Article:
Call on Me

by Jan Silvious

Do you know what it means to "call on the name of the Lord"?

For too many people, calling on the name of the Lord is a form of slang—"O Lord!" this or "O Lord!" that—uttered in a moment of intense anxiety or frustration. God never intended for His children to be so cavalier about His name. He intended for us to take Him and the process of calling on His name seriously.

The Hebrew word for call implies addressing a specific person with a specific request. Rarely was God's name used in a random outcry. In fact, for the Old Testament saint, calling on the name of the Lord was the reverent act of summoning aid from Jehovah God, Yahweh, the God whose name they would not dare speak aloud.

The first recorded mention of this kind of invocation is found in Genesis 4:26, after Seth's son, Enos, is born: "At that time men began to call on the name of the Lord." Up until this time, people had made sacrifices in worship to Him, but had not asked Him for anything.

This event signaled a whole new concept in communication with the God of creation: "This poor man called, and the Lord heard him; He saved him out of all his troubles" (Ps. 34:6). "In your distress you called and I rescued you, I answered you out of a thundercloud" (81:7). "Seek the Lord while He may be found; call on Him while He is near" (Isa. 55:6).

Calling for help is not foreign to us. In some circles we are encouraged to admit helplessness and to ask for assistance. Even the Yellow Pages of the telephone directory are set up for that purpose. But in the area of spiritual matters, the great dilemma comes in deciding whom to call.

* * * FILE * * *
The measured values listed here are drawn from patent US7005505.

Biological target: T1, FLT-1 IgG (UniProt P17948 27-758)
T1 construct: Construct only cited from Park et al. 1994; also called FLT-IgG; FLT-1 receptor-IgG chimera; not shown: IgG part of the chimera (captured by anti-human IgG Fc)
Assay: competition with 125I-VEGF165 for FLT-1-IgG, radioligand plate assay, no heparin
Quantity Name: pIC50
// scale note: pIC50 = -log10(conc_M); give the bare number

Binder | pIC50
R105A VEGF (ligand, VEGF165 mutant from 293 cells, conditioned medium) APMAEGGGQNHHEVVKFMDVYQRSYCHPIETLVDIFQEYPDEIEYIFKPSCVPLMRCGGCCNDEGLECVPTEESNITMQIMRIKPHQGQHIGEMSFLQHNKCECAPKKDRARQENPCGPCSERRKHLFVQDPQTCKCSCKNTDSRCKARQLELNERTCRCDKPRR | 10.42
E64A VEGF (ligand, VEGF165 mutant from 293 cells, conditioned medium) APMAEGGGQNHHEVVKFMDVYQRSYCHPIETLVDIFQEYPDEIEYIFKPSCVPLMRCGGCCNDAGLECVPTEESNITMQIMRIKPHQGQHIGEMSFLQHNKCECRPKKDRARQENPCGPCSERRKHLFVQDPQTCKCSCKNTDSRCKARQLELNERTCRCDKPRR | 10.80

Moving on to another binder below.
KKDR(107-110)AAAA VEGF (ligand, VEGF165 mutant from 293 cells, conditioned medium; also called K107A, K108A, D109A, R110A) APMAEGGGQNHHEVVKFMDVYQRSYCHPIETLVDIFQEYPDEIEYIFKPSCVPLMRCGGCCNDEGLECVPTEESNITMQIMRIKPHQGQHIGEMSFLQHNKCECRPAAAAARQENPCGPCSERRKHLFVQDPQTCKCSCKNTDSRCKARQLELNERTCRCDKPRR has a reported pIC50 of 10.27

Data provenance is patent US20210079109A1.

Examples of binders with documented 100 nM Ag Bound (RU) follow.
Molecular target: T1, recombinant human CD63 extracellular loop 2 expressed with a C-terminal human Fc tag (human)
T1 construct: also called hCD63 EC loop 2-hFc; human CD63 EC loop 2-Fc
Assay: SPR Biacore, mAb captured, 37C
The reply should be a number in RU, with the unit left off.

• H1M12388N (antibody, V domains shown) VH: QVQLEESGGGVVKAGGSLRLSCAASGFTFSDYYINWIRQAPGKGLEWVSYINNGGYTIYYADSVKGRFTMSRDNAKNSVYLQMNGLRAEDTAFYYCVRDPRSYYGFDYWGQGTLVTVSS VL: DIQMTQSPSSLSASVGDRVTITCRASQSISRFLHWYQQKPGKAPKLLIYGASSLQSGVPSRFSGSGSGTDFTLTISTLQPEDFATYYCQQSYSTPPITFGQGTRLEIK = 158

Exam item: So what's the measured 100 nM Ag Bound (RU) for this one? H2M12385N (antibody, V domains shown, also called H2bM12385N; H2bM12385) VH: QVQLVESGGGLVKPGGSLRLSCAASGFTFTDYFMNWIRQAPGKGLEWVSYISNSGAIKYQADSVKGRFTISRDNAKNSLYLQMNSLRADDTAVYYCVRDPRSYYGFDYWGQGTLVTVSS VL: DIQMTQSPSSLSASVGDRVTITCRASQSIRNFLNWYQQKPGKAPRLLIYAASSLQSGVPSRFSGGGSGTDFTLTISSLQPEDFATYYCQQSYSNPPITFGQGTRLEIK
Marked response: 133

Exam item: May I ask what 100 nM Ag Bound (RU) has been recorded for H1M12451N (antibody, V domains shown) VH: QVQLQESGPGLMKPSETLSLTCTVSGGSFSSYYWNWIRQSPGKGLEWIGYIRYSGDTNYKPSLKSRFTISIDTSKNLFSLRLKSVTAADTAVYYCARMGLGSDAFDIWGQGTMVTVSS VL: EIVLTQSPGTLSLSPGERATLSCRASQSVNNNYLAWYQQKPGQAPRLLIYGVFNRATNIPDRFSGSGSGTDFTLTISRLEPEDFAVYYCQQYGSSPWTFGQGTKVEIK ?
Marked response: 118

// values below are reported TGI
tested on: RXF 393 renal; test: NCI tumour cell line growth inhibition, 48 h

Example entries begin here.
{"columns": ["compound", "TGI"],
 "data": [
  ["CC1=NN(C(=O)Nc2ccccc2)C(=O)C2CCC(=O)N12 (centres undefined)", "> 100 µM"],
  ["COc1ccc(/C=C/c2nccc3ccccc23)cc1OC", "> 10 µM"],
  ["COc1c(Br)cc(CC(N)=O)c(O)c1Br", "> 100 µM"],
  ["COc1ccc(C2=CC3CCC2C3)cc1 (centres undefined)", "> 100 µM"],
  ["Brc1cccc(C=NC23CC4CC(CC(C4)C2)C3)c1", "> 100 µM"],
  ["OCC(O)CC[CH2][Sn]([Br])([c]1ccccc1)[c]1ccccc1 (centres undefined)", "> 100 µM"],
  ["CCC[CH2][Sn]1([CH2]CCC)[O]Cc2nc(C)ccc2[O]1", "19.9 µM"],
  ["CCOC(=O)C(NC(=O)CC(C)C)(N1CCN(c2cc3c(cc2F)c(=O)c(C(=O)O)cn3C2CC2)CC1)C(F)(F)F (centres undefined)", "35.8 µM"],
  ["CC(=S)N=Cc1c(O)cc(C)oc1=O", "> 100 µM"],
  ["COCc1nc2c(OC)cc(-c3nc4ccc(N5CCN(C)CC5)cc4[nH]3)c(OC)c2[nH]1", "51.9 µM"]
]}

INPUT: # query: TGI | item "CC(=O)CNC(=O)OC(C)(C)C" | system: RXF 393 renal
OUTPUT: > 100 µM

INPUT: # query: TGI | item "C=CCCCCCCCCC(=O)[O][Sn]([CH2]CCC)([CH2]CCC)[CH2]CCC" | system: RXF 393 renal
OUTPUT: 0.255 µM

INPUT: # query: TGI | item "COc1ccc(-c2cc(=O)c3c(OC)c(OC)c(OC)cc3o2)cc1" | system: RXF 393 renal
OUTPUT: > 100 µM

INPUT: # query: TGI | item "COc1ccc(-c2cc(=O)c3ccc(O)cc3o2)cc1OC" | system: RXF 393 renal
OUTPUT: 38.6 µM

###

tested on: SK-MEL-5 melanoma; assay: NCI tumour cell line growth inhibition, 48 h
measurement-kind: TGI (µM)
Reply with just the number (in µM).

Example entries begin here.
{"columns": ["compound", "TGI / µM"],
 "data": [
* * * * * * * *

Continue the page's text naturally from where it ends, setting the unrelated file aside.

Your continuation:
As the "new age" philosophy escalates, people are being urged to call on "god as you know him.…or her" or to appeal to "your higher power." The Bible makes it very clear that there is only one Source of legitimate help—the Lord God of heaven and earth. And there is a good reason why it is so specific.

Recently I heard an interview with a television personality whose lifestyle gives no indication that she knows or serves God. When a certain tabloid newspaper printed a story maligning her and her husband, she said the two of them just gave the whole situation over to their "higher power." As a result, the next day a man came to their house with enough dirt on that particular tabloid to sue its owners for "millions and millions of dollars."

This person, who makes no claim of knowing the God of the Scriptures, says she chooses to trust in "god as she knows him," and she got an answer when she called on him. But who answered?

My friend, we are living in dangerous times. The great God of the universe invites: "Call to me and I will answer you and tell you great and unsearchable things you do not know" (Jer. 33:3). What more do we need?

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